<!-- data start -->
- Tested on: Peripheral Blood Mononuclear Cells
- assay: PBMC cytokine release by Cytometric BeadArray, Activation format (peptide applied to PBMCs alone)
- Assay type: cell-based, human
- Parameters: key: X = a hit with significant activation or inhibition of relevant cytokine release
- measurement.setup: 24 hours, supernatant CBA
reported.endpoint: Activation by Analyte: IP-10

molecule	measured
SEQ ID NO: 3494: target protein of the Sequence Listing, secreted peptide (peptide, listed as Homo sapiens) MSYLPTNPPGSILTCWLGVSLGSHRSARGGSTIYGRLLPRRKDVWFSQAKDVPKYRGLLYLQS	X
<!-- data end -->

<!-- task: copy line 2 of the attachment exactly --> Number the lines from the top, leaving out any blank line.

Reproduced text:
- assay: PBMC cytokine release by Cytometric BeadArray, Activation format (peptide applied to PBMCs alone)